Motorists urged to ACT on tyres before summer break


TyreSafe advises British motorists to take care of their tyres as the country prepares for the busy summer break.

Before setting off on a long journey, TyreSafe is advising motorists to check tyre pressure and tread depth, as well as the general condition of all tyres, including the spare tyre. TyreSafe has compiled an easy-to-follow three-step process for checking tyre safety, ACT.

With families about to take to the roads for their summer break, making sure that tyres are in good condition and inflated to the correct level is fundamental to driver and passenger safety, and can have a significant effect on vehicle handling.

The three fundamental principles of ACT are:

Air pressure
Check the manufacturer’s manual to confirm the correct tyre pressure for the vehicle. Families travelling with a full car and heavy luggage are urged to check the recommended tyre pressure for the vehicle when fully laden.

Condition of tyres and wheels
Clean the dirt from the valves and make sure that valve caps are fitted to each wheel
Remove stones and other foreign objects from treads
Steering alignment should be corrected if front tyres show signs of excessive or uneven wear
If motorists spot uneven tyre wear or signs of vibration when driving, they are advised to have their wheels and tyres balanced.

Tread depth
Current tread depth legislation requires that car tyres must have a minimum of 1.6mm of tread in a continuous band throughout the central three-quarters of the tread width and over the whole circumference of the tyre. TyreSafe recommends that motorists consider changing their tyres before the legal limit.

Under-inflated tyres can overheat, while over-inflated tyres can lead to poor vehicle handling. With soaring fuel prices and the cost of car maintenance in the spotlight, it is also important to remember that maintaining the correct tyre pressure helps to maintain optimum fuel efficiency. Research conducted by a leading tyre manufacturer and TyreSafe member reveals that a tyre under-inflated by 10psi increases fuel consumption by approximately 2.5 percent, which is equivalent to three pence per litre. Keeping tyres correctly inflated over a period of time also helps ensure the longevity of the tyres. Under or over-inflated tyres tend to wear more quickly than those with correct pressure and need to be replaced more regularly.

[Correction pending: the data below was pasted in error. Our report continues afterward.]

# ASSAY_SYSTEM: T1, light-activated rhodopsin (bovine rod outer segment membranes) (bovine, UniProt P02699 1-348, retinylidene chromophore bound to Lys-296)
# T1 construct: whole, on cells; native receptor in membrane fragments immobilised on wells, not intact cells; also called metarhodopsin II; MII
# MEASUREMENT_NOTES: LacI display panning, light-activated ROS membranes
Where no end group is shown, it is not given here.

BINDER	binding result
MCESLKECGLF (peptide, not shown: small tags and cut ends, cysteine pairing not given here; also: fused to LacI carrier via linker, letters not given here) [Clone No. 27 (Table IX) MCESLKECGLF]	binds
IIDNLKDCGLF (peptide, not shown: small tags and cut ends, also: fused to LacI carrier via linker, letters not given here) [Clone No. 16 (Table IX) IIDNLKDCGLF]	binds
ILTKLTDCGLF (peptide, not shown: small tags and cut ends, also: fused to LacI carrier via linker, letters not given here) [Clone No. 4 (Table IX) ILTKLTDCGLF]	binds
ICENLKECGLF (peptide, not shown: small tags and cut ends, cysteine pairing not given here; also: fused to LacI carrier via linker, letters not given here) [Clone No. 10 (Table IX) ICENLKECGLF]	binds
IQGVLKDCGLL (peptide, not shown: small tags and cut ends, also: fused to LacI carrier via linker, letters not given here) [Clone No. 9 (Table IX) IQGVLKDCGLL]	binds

Given the unpredictable weather that often plagues the British summer holidays, it is vital that motorists are aware of the potential dangers of low tread depth. When driving in wet weather, the tread pattern of the tyre helps to evacuate water. As the tread begins to wears down, the tyre gradually loses the ability to evacuate all water from the road surface, and the lower the tread depth the greater the risk aquaplaning. Tread depth also has a significant effect on braking, with performance tests indicating that a vehicle braking in the wet with low tread will require a much longer braking distance.

Motorists preferring to have their tyres checked professionally can take their vehicle to any reputable tyre retailer, who will be able to provide tyre safety advice and information.

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Katharine Earley
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